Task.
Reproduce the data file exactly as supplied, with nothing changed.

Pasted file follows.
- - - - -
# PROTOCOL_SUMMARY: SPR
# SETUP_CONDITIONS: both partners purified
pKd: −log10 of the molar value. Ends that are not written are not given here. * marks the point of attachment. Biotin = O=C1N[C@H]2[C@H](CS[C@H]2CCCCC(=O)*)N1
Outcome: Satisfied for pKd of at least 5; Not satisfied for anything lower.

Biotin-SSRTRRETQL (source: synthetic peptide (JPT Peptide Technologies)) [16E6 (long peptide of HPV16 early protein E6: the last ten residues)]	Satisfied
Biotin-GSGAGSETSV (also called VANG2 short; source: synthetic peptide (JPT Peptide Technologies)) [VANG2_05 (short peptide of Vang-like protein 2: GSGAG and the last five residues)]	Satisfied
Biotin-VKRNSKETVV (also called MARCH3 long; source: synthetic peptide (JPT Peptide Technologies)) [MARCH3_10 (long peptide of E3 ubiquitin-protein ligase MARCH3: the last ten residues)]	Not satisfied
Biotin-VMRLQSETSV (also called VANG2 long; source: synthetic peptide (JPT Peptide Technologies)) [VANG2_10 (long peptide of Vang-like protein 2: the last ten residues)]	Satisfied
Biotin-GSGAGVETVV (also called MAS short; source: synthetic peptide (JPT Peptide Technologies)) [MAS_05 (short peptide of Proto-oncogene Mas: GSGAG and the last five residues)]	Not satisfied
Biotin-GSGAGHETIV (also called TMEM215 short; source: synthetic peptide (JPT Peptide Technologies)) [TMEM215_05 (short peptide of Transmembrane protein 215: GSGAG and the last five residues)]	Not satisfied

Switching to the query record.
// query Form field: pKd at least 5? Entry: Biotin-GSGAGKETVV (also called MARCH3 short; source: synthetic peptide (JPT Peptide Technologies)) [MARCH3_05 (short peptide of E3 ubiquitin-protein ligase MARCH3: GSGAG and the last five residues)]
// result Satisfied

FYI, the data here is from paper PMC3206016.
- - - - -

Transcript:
# PROTOCOL_SUMMARY: SPR
# SETUP_CONDITIONS: both partners purified
pKd: −log10 of the molar value. Ends that are not written are not given here. * marks the point of attachment. Biotin = O=C1N[C@H]2[C@H](CS[C@H]2CCCCC(=O)*)N1
Outcome: Satisfied for pKd of at least 5; Not satisfied for anything lower.

Biotin-SSRTRRETQL (source: synthetic peptide (JPT Peptide Technologies)) [16E6 (long peptide of HPV16 early protein E6: the last ten residues)]	Satisfied
Biotin-GSGAGSETSV (also called VANG2 short; source: synthetic peptide (JPT Peptide Technologies)) [VANG2_05 (short peptide of Vang-like protein 2: GSGAG and the last five residues)]	Satisfied
Biotin-VKRNSKETVV (also called MARCH3 long; source: synthetic peptide (JPT Peptide Technologies)) [MARCH3_10 (long peptide of E3 ubiquitin-protein ligase MARCH3: the last ten residues)]	Not satisfied
Biotin-VMRLQSETSV (also called VANG2 long; source: synthetic peptide (JPT Peptide Technologies)) [VANG2_10 (long peptide of Vang-like protein 2: the last ten residues)]	Satisfied
Biotin-GSGAGVETVV (also called MAS short; source: synthetic peptide (JPT Peptide Technologies)) [MAS_05 (short peptide of Proto-oncogene Mas: GSGAG and the last five residues)]	Not satisfied
Biotin-GSGAGHETIV (also called TMEM215 short; source: synthetic peptide (JPT Peptide Technologies)) [TMEM215_05 (short peptide of Transmembrane protein 215: GSGAG and the last five residues)]	Not satisfied

Switching to the query record.
// query Form field: pKd at least 5? Entry: Biotin-GSGAGKETVV (also called MARCH3 short; source: synthetic peptide (JPT Peptide Technologies)) [MARCH3_05 (short peptide of E3 ubiquitin-protein ligase MARCH3: GSGAG and the last five residues)]
// result Satisfied

FYI, the data here is from paper PMC3206016.